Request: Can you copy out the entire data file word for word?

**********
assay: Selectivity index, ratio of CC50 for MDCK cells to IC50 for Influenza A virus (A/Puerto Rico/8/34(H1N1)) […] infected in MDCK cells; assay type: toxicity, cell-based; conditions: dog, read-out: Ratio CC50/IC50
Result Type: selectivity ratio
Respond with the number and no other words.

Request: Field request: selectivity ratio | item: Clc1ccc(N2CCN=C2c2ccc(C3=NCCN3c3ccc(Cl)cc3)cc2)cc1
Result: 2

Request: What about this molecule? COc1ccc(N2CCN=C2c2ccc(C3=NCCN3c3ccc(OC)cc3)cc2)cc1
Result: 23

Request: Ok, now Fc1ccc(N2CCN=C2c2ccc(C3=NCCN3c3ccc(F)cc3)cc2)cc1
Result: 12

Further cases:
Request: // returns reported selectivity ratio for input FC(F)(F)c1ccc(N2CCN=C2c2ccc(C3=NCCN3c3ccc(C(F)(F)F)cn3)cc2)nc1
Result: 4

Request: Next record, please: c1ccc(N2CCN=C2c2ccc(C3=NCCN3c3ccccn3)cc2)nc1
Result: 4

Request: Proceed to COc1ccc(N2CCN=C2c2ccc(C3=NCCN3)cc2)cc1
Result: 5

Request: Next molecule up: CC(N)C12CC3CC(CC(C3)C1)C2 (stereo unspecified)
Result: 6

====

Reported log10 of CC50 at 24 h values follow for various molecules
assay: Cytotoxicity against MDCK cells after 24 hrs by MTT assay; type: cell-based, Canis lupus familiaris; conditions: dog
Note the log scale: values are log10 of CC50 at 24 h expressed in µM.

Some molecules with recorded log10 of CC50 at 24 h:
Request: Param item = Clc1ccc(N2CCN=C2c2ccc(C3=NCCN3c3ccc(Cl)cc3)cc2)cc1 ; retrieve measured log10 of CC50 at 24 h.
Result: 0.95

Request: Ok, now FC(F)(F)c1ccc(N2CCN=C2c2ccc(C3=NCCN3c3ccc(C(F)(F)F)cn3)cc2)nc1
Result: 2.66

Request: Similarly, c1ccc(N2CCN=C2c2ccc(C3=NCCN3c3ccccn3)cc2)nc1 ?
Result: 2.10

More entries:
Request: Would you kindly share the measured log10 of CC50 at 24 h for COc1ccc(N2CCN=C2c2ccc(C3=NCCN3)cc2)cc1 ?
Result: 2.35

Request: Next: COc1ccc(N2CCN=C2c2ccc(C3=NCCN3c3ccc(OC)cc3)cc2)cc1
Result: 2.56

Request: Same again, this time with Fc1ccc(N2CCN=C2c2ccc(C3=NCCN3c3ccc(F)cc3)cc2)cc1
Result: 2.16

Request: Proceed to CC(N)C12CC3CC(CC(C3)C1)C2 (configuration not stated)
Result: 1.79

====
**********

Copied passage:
assay: Selectivity index, ratio of CC50 for MDCK cells to IC50 for Influenza A virus (A/Puerto Rico/8/34(H1N1)) […] infected in MDCK cells; assay type: toxicity, cell-based; conditions: dog, read-out: Ratio CC50/IC50
Result Type: selectivity ratio
Respond with the number and no other words.

Request: Field request: selectivity ratio | item: Clc1ccc(N2CCN=C2c2ccc(C3=NCCN3c3ccc(Cl)cc3)cc2)cc1
Result: 2

Request: What about this molecule? COc1ccc(N2CCN=C2c2ccc(C3=NCCN3c3ccc(OC)cc3)cc2)cc1
Result: 23

Request: Ok, now Fc1ccc(N2CCN=C2c2ccc(C3=NCCN3c3ccc(F)cc3)cc2)cc1
Result: 12

Further cases:
Request: // returns reported selectivity ratio for input FC(F)(F)c1ccc(N2CCN=C2c2ccc(C3=NCCN3c3ccc(C(F)(F)F)cn3)cc2)nc1
Result: 4

Request: Next record, please: c1ccc(N2CCN=C2c2ccc(C3=NCCN3c3ccccn3)cc2)nc1
Result: 4

Request: Proceed to COc1ccc(N2CCN=C2c2ccc(C3=NCCN3)cc2)cc1
Result: 5

Request: Next molecule up: CC(N)C12CC3CC(CC(C3)C1)C2 (stereo unspecified)
Result: 6

====

Reported log10 of CC50 at 24 h values follow for various molecules
assay: Cytotoxicity against MDCK cells after 24 hrs by MTT assay; type: cell-based, Canis lupus familiaris; conditions: dog
Note the log scale: values are log10 of CC50 at 24 h expressed in µM.

Some molecules with recorded log10 of CC50 at 24 h:
Request: Param item = Clc1ccc(N2CCN=C2c2ccc(C3=NCCN3c3ccc(Cl)cc3)cc2)cc1 ; retrieve measured log10 of CC50 at 24 h.
Result: 0.95

Request: Ok, now FC(F)(F)c1ccc(N2CCN=C2c2ccc(C3=NCCN3c3ccc(C(F)(F)F)cn3)cc2)nc1
Result: 2.66

Request: Similarly, c1ccc(N2CCN=C2c2ccc(C3=NCCN3c3ccccn3)cc2)nc1 ?
Result: 2.10

More entries:
Request: Would you kindly share the measured log10 of CC50 at 24 h for COc1ccc(N2CCN=C2c2ccc(C3=NCCN3)cc2)cc1 ?
Result: 2.35

Request: Next: COc1ccc(N2CCN=C2c2ccc(C3=NCCN3c3ccc(OC)cc3)cc2)cc1
Result: 2.56

Request: Same again, this time with Fc1ccc(N2CCN=C2c2ccc(C3=NCCN3c3ccc(F)cc3)cc2)cc1
Result: 2.16

Request: Proceed to CC(N)C12CC3CC(CC(C3)C1)C2 (configuration not stated)
Result: 1.79

====